A year before that, Americans in Texas engineered a revolution against Mexican authorities that led to the creation of the independent Republic of Texas, the goal of which was immediate annexation to the U.S. That didn’t happen for nearly a decade, but, in early 1840, Texas President Mirabeau Lamar concocted a half-cocked plan to invade New Mexico and seize all territory east of the Rio Grande, but to do so under a pretense of commercial trade and cooperation.
It just so happened that the three principal New Mexican towns (Albuquerque, Santa Fe, and Taos) were all along that desired border, so, when Rowland and Workman were named agents of the Texas government to spread the good news to New Mexicans about Texas’ “peaceful” ambitions, it didn’t likely go over swimmingly. It may even be that the two men were unaware of the honor, bestowed upon them by Lamar at the instigation of William G. Dryden, a Kentucky-born adventurer whispering sweet nothings (or little more than) in the president’s willing ear.
By early 1841, Rowland and Workman were no longer commissioners of the so-called “Texas-Santa Fe Expedition,” with a New Mexican and an American replacing them on the roster. The damage, however, was done. During the next several months, Rowland and Workman made plans to leave New Mexico and head west to California, specifically greater Los Angeles. Rowland, through an agent in 1834, purchased several horses from the Rancho La Puente, then just being liberated by Mexican decree from the control of Mission San Gabriel, so was certainly familiar with the area.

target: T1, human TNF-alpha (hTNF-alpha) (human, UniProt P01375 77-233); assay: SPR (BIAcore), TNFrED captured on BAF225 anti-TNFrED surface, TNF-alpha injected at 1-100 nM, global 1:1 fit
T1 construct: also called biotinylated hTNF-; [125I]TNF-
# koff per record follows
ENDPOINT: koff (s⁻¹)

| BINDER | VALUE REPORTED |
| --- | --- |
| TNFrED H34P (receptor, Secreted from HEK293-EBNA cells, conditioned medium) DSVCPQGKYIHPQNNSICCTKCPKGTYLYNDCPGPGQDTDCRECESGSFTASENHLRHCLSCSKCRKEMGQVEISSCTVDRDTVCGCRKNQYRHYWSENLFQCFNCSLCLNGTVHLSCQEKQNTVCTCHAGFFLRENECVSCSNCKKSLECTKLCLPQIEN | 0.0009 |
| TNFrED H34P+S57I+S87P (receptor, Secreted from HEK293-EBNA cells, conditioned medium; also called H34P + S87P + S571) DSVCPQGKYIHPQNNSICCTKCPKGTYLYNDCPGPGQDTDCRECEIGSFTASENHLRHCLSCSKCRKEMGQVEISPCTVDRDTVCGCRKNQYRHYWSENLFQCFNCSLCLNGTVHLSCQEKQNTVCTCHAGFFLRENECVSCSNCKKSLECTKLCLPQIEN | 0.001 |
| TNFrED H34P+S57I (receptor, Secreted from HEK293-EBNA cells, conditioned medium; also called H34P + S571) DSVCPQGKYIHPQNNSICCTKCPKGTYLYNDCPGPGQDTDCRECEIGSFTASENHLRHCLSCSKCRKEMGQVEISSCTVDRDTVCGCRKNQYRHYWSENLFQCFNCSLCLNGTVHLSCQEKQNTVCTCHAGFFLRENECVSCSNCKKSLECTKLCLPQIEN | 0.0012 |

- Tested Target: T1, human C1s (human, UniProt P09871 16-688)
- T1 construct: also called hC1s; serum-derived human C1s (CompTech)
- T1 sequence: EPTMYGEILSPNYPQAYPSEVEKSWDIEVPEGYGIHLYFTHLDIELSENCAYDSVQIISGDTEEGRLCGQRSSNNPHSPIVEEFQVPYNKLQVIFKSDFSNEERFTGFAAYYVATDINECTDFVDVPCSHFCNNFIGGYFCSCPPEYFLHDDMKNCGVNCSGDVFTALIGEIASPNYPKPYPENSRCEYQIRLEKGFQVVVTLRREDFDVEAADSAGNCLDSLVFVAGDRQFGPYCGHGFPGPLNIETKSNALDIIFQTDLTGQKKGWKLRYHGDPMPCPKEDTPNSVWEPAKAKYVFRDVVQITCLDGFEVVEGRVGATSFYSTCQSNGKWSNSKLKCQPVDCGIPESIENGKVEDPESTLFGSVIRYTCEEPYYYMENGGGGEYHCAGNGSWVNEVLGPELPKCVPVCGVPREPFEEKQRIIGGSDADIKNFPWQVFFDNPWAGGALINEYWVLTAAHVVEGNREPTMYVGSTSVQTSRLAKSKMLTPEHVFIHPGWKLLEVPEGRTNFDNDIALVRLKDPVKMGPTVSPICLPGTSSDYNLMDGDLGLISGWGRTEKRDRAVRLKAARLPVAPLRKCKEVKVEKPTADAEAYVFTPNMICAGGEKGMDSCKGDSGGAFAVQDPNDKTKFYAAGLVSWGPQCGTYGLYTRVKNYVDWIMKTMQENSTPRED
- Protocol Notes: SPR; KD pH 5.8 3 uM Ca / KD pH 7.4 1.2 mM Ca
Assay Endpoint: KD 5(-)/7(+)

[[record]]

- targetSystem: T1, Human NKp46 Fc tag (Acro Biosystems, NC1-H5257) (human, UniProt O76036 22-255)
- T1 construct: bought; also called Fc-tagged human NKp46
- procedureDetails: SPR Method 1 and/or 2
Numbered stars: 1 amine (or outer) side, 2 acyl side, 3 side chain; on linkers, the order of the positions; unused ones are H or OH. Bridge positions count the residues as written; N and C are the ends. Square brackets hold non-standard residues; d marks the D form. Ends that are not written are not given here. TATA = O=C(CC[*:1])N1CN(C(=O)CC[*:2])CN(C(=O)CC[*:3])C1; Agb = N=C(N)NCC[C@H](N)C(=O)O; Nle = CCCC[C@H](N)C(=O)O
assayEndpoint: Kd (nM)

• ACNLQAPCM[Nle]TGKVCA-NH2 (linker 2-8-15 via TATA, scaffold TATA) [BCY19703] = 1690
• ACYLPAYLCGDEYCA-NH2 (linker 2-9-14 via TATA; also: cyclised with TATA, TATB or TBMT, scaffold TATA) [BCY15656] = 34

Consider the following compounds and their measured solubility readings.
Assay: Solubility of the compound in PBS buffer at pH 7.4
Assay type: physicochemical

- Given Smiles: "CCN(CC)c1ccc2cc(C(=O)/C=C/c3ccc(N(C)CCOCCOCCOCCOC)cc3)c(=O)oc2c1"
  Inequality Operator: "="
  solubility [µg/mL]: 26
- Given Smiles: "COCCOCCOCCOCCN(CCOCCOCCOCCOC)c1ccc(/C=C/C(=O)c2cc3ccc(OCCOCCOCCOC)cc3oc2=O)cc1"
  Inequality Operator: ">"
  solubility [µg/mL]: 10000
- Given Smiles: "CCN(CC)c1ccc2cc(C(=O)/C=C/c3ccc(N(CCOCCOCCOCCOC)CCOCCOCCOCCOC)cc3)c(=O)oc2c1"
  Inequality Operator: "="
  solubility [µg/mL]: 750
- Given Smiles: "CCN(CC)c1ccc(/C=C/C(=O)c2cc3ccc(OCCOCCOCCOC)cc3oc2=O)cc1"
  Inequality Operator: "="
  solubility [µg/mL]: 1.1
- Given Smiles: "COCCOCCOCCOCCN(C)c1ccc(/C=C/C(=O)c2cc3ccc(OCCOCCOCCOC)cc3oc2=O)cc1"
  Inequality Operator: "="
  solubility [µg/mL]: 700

As for Workman, he managed to secure, with the help of U.S. Consul Manuel Alvarez, a travel permit from New Mexican authorities so that he could travel to the coast. The document, signed by Agustín Duran, a departmental official, noted that Workman had 800 pesos worth of goods and had 290 days (an interesting number) from the issue date of 14 July for which the permit was valid.